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I was reading the Wikipedia page for scrypt because I wanted to learn more about it and I came across their pseudocode for the algorithm. What confused me was the following line: enter image description here

I don't understand why having (what I assume to be) an output length of 32 bytes would make it in any way associated with SHA-256. Yes, they would have the same output size but why does it associate it with it in any other way?

Thanks in advance for any explanations.

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    $\begingroup$ I think this is just an example, and depending on the Hash function used, it may change. $\endgroup$
    – Titanlord
    Dec 15, 2022 at 8:02
  • $\begingroup$ The hash function being what? Isn't scrypt the hash function itself? $\endgroup$ Dec 15, 2022 at 8:03
  • $\begingroup$ @DarcySutton scrypt uses PBKDF2 internally, which uses HMAC, which uses a hash function like SHA-256. You can see 'PBKDF2' and 'HMAC-SHA256' in the diagram. It's perhaps easier to think of scrypt as a fancy wrapper that does extra mixing. $\endgroup$ Dec 15, 2022 at 8:32
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    $\begingroup$ @samuel-lucas6 thanks for explanation $\endgroup$ Dec 15, 2022 at 8:41

1 Answer 1

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Isn't scrypt the hash function itself?

No. scrypt is not a hash function as SHA-256 is a hash function. Depending on who speaks, scrypt is a [password-based | memory-hard | purposely slow] [[key] derivation] | [function | hash]. The main difference with a standard hash is that scrypt has parameters CostFactor, BlockSizeFactor, ParallelizationFactor controlling the difficulty of computing the function. Also there are two data inputs Passphrase and Salt rather than one in a standard hash, and a parameter DesiredKeyLen controlling the output size. And further parameters.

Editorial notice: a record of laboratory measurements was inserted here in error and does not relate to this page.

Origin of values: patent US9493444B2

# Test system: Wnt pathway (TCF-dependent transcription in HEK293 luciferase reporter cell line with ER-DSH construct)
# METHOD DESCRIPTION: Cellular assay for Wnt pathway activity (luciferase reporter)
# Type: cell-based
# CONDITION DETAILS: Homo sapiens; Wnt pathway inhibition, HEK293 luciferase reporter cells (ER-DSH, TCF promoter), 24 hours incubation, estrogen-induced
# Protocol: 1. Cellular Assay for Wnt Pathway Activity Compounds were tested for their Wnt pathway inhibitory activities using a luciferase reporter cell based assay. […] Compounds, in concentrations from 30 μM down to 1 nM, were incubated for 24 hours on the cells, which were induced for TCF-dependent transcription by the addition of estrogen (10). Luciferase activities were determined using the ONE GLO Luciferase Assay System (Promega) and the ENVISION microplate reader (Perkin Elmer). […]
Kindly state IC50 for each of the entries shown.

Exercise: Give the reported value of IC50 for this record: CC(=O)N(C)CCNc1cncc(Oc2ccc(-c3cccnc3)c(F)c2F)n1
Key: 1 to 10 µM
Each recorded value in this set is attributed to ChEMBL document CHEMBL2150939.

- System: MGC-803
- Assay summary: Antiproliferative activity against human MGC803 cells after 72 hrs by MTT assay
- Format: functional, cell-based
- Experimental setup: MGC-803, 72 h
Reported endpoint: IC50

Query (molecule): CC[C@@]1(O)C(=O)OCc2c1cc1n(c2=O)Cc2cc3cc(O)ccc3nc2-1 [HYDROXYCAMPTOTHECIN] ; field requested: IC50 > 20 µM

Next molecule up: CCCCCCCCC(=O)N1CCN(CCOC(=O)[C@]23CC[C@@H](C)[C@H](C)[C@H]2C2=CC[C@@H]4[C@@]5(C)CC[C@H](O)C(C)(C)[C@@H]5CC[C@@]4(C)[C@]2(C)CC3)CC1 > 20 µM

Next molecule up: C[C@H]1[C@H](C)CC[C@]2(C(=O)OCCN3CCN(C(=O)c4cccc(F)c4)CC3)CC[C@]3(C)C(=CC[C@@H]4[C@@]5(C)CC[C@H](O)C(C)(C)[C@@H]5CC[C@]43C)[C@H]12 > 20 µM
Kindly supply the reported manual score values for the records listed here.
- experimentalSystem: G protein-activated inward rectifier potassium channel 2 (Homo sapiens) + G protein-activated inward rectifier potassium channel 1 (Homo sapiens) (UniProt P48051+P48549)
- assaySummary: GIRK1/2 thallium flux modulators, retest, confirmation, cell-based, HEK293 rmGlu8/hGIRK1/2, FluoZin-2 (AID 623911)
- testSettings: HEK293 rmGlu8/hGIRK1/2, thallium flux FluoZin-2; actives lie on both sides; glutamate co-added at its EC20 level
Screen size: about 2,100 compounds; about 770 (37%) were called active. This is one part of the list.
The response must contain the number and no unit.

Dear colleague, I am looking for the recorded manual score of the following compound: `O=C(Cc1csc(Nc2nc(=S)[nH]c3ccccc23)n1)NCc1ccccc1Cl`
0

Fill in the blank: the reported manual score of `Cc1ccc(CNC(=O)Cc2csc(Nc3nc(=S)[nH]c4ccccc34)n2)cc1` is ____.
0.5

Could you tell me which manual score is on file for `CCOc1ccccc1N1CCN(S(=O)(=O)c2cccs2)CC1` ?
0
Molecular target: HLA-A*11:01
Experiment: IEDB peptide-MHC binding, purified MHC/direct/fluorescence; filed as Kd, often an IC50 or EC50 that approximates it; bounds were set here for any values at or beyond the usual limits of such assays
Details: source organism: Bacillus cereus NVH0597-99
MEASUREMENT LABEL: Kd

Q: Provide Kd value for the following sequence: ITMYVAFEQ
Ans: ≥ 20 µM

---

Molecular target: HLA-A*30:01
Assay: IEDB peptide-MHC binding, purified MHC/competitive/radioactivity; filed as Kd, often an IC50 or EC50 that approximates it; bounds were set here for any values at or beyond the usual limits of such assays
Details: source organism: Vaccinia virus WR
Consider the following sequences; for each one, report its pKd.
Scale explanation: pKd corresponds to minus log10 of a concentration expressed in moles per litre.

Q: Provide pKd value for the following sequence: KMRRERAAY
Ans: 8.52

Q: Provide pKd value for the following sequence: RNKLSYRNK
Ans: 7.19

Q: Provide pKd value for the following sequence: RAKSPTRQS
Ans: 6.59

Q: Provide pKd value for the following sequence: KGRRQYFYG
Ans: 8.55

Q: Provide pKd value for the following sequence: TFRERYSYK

Internally, scrypt uses PBKDF2-with-a-low-number-of-rounds as a building block, with PBKDF2 using the HMAC construction, with HMAC using a (typically Merkle–Damgård) hash such as (typically) SHA-256.

Why would having hLen of 32 bytes make scrypt in any way associated with SHA-256?

The hLen parameter of scrypt is the output width (in bytes) of the standard hash used by HMAC, used by PBKDF2-with-a-low-number-of-rounds, used by scrypt. Only when hLen is 32 can SHA-256 be used as the standard hash.

With hLen set to 64, the hash can be changed to e.g. SHA-512, and that increases the security of HMAC, and of PBKDF2-with-a-low-number-of-rounds. Typically on 64-bit machines that increases the speed of these for large input (or/and output for PBKDF2), and of scrypt with a large DesiredKeyLen (or/and large input). That also increases the security of scrypt from some standpoint, but not (at least, not much) from the standpoint that typically motivates the use of scrypt, which is key stretching (that is giving some level of protection against search of a password/passphrase by brute force: password cracking).


Note: we typically use

  • Some standard hash (SHA-256, SHA-512, SHA-3, Blake2) to make a small, fixed-size representative of some message, in a public manner.
  • a Mask Generation Function such as MGF1 when we need a hash with arbitrarilly wide output (and perhaps add a parameter in addition to the message).
  • HMAC or SHA-3 for a keyed hash/MAC. The main functional difference with a hash is that there is a secret key.
  • HKDF or PBKDF2-with-a-low-number-of-rounds for a fast key derivation function, when we need to add a parameter in addition to the message (e.g. to turn a Diffie–Hellman shared secret into multiple session keys), and/or perhaps extend the width of the result. This sort of combines the features of the above two extensions of standard hashes.
  • scrypt or Argon2 as a purposely-slow key derivation function for key stretching, e.g. for construction of a password hash/token for access control. At equal computing time, scrypt and Argon2 are vastly superior to PBKDF2 from the standpoint of key stretching. The only two sound reasons I can discern to use PBKDF2 for that purpose are compatibility with legacy software, and purposely weakening a new system against password search.
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